on Wednesday evening ; it seemed to shake the prison
to its centre, every part was aJGfected, and the inmates
were alarmed. The floors and furniture in my house
were observed to move whilst a loud report resembling
thunder beneath was distinctly heard in all parts of
the prison. Several prisoners said * the cells moved
with them,' but seemed to have no idea of the cause."
The shock was also distinctly felt at Kettering.


Near Earith there is a cm-ious artificial mound,
called Belfar's Hill, supposed to have been thrown up
by those persons who took arms against William the
Conqueror, in 1066, after he had defeated Harold at
the Battle of Hastings. — In a north-easterly direction
from Huntingdon, stands the small villages of Old
Hurst and Woodhurst, near the former of which, about
two miles from St. Ives, on the road to Ramsey, is a
very large square stone, in the form of a chair. The
remains of a very ancient inscription are discernible,
but this inscription is wholly illegible, and there is no
record concerning it. The only remains of the
once famous Abbey of Ramsey which exist is

Legends, etc., of Hun tmg dons hire. 299

the dilapidated gateway. — An ancient monument
is to be seen in Overton Longueville Church, to
which the village folk lore has attached a curi-
ous legend. The monument represents a Knight
*n Armom-, cross-legged, and a lion at his feet.
The legend concerning this monument is thus
told by Pinnock: — " A Lord Longueville, who, in
fighting with the Danes near this place, received a
wound in the abdomen, so that his bowels fell out ;
but wrapping them round the wrist of his left arm, he
continued the combat with his right hand till he had
killed the Danish King, and soon after fell himself."


In 1815, a violent riot occurred at Ramsey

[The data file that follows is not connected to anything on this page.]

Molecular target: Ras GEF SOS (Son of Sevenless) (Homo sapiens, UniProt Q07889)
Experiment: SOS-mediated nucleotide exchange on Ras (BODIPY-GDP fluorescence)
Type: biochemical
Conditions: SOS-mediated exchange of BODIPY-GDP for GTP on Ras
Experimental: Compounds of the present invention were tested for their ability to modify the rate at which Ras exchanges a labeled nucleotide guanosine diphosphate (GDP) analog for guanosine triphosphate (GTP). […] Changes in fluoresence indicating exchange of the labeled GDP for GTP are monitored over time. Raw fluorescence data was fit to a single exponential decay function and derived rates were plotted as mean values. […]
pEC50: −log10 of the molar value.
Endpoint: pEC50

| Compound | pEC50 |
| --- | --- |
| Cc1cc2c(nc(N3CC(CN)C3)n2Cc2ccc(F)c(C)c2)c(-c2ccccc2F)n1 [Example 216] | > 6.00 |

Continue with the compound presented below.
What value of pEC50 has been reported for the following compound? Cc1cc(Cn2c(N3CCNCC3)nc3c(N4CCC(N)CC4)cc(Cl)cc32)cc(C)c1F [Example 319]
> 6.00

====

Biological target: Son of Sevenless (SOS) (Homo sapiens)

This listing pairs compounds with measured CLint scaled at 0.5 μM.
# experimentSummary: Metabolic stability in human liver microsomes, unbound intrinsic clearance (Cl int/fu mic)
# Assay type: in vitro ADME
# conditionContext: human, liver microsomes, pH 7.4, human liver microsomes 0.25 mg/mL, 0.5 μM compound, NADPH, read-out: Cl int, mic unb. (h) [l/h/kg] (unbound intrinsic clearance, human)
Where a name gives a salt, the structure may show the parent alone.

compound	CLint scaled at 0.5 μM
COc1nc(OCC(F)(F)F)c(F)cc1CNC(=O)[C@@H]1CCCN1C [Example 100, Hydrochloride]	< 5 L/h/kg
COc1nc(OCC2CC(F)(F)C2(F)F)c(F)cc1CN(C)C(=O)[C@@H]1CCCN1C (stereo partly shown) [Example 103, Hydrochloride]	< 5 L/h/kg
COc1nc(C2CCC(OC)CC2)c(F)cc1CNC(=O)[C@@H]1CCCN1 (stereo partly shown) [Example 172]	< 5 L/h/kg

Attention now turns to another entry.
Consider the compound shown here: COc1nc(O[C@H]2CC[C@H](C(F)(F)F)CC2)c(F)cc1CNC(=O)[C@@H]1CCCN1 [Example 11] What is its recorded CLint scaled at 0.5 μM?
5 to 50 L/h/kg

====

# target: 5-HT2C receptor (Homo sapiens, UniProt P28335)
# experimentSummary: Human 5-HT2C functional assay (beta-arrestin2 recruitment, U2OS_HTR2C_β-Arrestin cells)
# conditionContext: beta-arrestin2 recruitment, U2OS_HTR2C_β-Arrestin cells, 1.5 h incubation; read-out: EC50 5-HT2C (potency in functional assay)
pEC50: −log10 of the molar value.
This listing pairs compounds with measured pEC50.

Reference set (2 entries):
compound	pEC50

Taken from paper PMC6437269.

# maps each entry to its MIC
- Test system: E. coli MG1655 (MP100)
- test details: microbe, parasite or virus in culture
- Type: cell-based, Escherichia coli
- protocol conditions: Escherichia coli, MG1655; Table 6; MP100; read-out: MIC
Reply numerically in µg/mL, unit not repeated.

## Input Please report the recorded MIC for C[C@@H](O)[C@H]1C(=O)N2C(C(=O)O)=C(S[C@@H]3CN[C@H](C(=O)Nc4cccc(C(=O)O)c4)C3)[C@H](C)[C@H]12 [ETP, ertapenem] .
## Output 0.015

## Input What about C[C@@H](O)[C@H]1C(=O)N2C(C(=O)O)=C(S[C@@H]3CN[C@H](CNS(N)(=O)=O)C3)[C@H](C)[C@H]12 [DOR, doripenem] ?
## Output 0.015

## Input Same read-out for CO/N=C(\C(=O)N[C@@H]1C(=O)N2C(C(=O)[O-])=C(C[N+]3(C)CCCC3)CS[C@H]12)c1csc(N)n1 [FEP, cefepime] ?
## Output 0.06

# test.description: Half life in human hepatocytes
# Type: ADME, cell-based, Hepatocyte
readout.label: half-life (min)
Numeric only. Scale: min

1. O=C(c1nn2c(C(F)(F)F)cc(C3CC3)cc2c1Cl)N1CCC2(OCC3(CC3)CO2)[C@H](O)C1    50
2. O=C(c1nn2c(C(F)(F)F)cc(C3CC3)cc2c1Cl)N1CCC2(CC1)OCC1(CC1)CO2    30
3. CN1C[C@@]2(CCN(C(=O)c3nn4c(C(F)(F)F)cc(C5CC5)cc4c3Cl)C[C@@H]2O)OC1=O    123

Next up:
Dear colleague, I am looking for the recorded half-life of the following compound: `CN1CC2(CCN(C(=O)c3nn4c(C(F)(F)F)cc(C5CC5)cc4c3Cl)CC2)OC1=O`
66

originating, it is supposed, in the scarcity of pro-
visions and low wages. The windows of persons who
were most obnoxious were broken, and a variety of
mob-tricks committed, — In May, 1816, a con-
siderable inclination again manifested itself to
riot, and continued for some days. It had so
increased on Tuesday, the 19th, that it was
considered necessary to call out the Huntingdon
Yeomanry Cavalry, who proceeded to Warboys
immediately, but as their assistance did not appear
absolutely necessary, they returned to Huntingdon,
where they remained under arms during the whole of

300 Legends, etc., of Huntingdonshire.

Tuesday night. The following morning a messenger
arrived, stating that tranquillity had been restored at
Ramsey, and the cavalry were accordingly dismissed.
At the ensuing Assizes, at Huntingdon, in August,
W. Tibbs, W. Barrett, and John Bree were arraigned
for a misdemeanour, " By joining in a rabble of about
200 in the town of Eamsey, which had put the
inhabitants in the fear of their lives and property, by
breaking the windows and doors of Robt. Beard, the
Overseer, and insisting on the price of flour being
lowered." They were all convicted, and sentenced to
two years hard labour and imprisonment. The Judge,
Chief Justice Gibbs, during the progress of the trial,
expressed a doubt whether he should not direct a fresh
indictment to be preferred, and have the prisoners tried
for their lives.


The men employed in levelling Huntingdon Market
Place, in May, 1870, came upon a large block of stone,